Homeowners associations can make life in a community easier. They enforce regulations, keep the property looking its best and organize community get-togethers. But with those benefits come a price: Homeowners who belong to an HOA — some 62 million Americans, according to the Community Associations Institute — pay annual, quarterly or monthly fees for upkeep and maintenance. They also must abide by the HOA’s covenants, conditions and restrictions or risked getting fined. Read this helpful information from American Home Shield to find out the best way to interact with and get the most out of your HOA.
Know who they are. HOA rules are enforced by a board of directors. This homeowner-elected or developer-elected group is composed of homeowners who live in the neighborhood. Introduce yourself to these people, know where they live, and make sure you have their contact information. If you have a complaint or concern about your neighborhood, you should address it with them first.
Also, keep in mind that board is usually made up of volunteers from the community. Managing an HOA can be a time-consuming job, and its members do it for free. A property management company is sometimes hired to handle the finances, maintenance and due collection, but the board members still play in active role in the management of the neighborhood.
Do your homework. Ideally, you’d do this before you buy. A quick look around the property can reveal the effectiveness of the HOA. Is the pool dirty? Is the lawn overdue for a mowing?
Take the time to meet the board members and even sit in on a meeting to see how things work. Look over the covenant, deeds, and rules, and ask to see a copy of the budget. This will minimize surprises later. It’s also a good idea to find out how much dues are increased each year, so you can factor this into your own personal budget.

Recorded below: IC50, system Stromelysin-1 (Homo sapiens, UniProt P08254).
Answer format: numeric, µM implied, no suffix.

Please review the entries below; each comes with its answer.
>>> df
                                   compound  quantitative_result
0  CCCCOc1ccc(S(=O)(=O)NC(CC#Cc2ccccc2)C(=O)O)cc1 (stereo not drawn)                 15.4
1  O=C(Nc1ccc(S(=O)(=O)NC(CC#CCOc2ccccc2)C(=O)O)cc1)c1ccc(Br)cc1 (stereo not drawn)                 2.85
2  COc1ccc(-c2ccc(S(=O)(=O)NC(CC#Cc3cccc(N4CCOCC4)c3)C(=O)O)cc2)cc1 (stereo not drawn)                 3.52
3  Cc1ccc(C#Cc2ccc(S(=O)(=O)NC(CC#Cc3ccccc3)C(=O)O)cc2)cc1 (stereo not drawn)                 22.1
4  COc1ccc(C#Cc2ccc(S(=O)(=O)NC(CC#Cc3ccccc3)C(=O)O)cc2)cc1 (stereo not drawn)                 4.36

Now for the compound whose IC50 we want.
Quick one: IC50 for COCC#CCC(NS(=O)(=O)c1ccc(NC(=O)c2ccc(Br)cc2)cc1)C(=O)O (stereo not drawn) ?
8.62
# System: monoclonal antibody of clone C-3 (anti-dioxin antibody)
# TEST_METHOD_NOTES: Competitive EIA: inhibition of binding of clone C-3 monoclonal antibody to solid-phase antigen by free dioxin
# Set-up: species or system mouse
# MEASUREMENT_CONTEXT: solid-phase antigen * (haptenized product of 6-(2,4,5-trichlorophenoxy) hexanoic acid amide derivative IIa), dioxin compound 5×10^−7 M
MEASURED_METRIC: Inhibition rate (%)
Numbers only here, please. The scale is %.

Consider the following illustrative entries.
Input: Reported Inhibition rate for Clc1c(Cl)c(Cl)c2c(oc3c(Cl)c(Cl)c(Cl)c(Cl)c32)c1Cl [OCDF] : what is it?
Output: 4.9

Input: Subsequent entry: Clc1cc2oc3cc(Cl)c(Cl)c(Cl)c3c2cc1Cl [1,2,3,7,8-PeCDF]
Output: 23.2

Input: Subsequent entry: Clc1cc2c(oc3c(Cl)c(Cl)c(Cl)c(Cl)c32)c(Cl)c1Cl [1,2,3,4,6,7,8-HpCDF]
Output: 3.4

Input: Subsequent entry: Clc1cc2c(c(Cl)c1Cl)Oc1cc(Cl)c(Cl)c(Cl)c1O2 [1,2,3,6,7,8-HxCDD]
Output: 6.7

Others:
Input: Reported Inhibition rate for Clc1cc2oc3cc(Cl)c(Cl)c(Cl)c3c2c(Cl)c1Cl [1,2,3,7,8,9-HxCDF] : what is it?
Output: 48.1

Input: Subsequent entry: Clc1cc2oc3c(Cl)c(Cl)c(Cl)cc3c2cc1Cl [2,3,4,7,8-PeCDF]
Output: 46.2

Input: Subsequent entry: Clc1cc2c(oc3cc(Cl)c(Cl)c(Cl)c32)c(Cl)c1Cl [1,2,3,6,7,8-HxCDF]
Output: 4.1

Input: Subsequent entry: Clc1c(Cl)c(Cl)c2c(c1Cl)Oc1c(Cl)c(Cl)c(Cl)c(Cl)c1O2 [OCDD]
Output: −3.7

Make your payments. Maybe you’re having a disagreement with the board over policy. Maybe you’re unhappy with the dismal state of landscaping. Even so, you should keep paying your dues. HOAs have broad legal powers, which means that they can take you to small claims court or file a lien against your property if you ignore letters from the board, property manager or a collection agency.
The best way to resolve a problem is to communicate with the board members, which may lead to a compromise. If you want to do something that is against the rules, start by making a written request for variance. Doing things the right way can save you a lot of hassle down the line.
Get involved. The very best way to influence HOA policy is to volunteer. When a position on the board becomes open, put your name forward. It doesn’t have to be a long-term commitment—most terms are one to two years. If you don’t have the time or desire to become a board member, volunteer for a committee or task. Use your talents to assist the board on a project basis; you might create a website or help with accounting. Go to AhsNewsletters.com for more information.